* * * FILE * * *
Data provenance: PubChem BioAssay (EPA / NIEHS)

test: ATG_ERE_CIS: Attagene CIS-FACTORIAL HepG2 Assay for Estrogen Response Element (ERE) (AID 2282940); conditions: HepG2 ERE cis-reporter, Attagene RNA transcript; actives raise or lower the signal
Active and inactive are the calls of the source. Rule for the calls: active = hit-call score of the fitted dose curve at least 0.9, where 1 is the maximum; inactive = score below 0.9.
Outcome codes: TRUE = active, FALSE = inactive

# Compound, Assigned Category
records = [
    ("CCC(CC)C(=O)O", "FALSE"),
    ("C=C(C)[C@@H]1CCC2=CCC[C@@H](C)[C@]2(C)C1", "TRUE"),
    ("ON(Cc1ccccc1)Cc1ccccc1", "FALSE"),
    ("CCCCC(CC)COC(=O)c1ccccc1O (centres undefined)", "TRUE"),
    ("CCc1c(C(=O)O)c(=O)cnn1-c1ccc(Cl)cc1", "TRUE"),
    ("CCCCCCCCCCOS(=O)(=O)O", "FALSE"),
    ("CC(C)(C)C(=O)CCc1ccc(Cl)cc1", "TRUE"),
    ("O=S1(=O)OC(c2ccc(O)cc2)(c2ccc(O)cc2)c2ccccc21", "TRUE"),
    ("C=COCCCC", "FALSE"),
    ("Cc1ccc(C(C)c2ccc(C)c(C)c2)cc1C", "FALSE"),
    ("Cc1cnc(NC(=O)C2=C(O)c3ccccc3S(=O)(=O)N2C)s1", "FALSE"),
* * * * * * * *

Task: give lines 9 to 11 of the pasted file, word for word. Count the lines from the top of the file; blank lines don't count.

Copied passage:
    ("ON(Cc1ccccc1)Cc1ccccc1", "FALSE"),
    ("CCCCC(CC)COC(=O)c1ccccc1O (centres undefined)", "TRUE"),
    ("CCc1c(C(=O)O)c(=O)cnn1-c1ccc(Cl)cc1", "TRUE"),